A former senior producer at Fox 11 in Los Angeles, Emmy-winning Nazareno decided to return home to be the creative director of her family business, S.C. Vizcarra, known for hand-woven luxury handbags and accessories. To further her grandmother Segundina’s vision, she is now focused on ZACARIAS 1925, a brand that pushes a more contemporary thrust into the traditional craft of hand-weaving.
How are you?
All is good! I’m in Paris for Premiere Classe. This will be our 3rd season joining this tradeshow and we are very excited. I will also be going to the South of France where we put up a company for ZACARIAS 1925.
Tell us about the story, materials, and inspiration behind your collaboration with Preview.
The backpack that inspired everything.
The stripes are an offshoot of the Bitzer collection from ZACARIAS 1925 SS16 that we showed in Paris last October. The collection is made of hand-woven wicker with natural leather details. I referenced pop colors as well as various installations and artwork from my travels in Dusseldorf and Paris.
Rita's woven corset for our Shift Switch feature this month.
I was honored to have been asked by Preview to work on this. It was very quick and organic—we don’t even have sketches! Andre visited the workshop and briefly talked about it and voila! I wish we could’ve done more pieces but, alas, time wasn’t on our side.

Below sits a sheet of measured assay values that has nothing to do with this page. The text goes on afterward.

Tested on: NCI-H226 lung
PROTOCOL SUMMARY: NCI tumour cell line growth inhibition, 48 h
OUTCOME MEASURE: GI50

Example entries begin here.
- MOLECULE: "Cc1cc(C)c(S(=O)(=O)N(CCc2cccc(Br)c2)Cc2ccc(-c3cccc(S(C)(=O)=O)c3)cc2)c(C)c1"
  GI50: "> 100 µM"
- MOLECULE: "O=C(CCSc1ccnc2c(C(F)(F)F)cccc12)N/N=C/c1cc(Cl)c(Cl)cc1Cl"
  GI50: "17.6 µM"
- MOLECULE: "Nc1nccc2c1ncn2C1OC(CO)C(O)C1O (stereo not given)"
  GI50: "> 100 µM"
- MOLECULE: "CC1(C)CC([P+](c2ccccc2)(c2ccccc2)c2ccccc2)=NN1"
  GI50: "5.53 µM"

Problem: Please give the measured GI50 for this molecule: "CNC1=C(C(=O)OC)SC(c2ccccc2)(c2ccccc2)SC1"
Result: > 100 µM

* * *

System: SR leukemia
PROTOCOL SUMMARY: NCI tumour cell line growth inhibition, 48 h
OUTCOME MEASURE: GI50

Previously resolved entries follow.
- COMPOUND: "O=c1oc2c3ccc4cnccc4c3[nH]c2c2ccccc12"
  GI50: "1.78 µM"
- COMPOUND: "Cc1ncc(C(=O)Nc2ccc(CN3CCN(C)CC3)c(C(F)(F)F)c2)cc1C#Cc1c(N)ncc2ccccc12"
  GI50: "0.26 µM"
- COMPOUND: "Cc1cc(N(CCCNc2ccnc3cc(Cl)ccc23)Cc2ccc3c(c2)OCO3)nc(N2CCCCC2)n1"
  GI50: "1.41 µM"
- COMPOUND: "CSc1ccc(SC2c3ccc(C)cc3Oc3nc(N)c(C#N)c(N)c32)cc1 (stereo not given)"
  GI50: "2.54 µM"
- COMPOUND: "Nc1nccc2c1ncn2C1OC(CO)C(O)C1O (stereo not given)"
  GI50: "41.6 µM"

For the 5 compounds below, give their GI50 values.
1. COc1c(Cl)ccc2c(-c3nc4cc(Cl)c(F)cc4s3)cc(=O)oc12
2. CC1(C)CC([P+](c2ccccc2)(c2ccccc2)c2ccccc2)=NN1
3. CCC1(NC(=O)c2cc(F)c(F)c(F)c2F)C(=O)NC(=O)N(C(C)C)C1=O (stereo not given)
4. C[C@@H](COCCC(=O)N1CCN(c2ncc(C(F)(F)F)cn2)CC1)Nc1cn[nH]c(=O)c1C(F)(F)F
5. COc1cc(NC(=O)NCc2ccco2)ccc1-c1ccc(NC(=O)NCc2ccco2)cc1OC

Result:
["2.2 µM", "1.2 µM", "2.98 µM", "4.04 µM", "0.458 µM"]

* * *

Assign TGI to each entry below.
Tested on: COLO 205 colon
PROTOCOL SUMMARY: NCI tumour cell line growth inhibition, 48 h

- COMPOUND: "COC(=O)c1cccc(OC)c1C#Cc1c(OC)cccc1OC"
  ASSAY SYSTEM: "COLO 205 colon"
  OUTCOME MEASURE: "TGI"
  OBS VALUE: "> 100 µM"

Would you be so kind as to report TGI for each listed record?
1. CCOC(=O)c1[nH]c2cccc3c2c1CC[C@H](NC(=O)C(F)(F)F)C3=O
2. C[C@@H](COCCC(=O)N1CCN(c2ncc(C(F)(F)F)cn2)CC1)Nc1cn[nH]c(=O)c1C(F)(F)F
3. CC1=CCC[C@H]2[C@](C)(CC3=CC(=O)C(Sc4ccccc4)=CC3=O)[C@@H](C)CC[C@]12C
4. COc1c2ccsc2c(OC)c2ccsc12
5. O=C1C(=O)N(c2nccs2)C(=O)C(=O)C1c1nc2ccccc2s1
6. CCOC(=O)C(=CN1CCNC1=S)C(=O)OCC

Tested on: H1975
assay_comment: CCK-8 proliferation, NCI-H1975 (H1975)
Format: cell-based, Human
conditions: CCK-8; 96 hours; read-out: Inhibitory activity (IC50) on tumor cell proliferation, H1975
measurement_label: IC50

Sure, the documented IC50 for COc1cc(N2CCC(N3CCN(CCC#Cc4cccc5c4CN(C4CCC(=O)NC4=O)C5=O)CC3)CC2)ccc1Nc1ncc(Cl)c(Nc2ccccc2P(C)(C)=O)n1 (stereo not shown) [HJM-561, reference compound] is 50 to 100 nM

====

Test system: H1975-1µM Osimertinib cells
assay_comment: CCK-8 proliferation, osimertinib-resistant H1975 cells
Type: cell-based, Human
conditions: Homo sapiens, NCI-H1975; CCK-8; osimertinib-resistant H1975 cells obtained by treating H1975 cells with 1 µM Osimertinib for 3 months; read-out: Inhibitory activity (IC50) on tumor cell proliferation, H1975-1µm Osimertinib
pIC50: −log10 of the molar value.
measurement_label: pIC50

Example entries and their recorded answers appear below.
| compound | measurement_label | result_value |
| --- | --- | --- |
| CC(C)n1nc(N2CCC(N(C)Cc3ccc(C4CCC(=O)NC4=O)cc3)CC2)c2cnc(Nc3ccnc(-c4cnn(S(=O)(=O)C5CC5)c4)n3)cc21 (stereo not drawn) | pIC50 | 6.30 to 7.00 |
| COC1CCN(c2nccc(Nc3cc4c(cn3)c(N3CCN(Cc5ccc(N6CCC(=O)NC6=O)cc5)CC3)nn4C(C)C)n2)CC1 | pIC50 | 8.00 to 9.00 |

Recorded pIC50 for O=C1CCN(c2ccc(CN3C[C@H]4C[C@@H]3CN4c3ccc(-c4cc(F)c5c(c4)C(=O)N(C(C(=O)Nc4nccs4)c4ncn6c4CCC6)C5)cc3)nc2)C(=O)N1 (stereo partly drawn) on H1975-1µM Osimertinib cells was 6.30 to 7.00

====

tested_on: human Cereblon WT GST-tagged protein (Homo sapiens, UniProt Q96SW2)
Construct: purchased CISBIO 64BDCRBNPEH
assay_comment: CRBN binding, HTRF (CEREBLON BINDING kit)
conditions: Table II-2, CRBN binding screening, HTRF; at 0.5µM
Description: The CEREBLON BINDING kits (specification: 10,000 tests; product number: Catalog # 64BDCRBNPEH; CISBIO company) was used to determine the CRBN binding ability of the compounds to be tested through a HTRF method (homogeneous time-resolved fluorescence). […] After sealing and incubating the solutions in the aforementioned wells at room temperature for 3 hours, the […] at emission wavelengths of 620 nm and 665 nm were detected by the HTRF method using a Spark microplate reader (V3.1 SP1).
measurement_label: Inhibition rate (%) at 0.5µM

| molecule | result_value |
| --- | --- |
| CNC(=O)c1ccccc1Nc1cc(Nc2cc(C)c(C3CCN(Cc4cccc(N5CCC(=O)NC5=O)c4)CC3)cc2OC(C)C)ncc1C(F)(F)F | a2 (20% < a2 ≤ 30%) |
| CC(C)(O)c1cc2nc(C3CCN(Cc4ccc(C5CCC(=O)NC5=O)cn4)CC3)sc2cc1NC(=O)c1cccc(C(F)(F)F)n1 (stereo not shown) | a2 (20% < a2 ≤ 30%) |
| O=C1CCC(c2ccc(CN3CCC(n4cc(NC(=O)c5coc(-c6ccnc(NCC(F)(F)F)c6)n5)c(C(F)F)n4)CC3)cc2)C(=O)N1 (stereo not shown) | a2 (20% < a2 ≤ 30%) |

I would still love to work on wicker garments—I would love to work with Rhett Eala and see what we could come up with to push the material further.
How did all your interests (media, architecture, bag design, etc.) converge in this project? What challenges did you encounter?
The coloration has been challenging for us but we enjoyed it. We looked at colors from pop art as well. The chiller - the first piece in the whole collection - is an oversized backpack. It isn’t for everyone but I was absolutely amused by the scale of it. And it could work as a carryall for everything. It’s like a refrigerator on your back. I like bags/objects that make you smile. Looks good as a home piece as well. But certainly for this piece with Preview, it was a challenge to build a piece of clothing with this material—as well as the fact that I am not a designer of clothes.
What's the ultimate takeaway from this experience and in what ways do you think have you grown creatively after this?
As I’ve mentioned earlier, it would be a thrill to work on various garments with a proper fashion designer like Rhett. That would be pretty amazing.
More about our collab with local bag designers in our May here.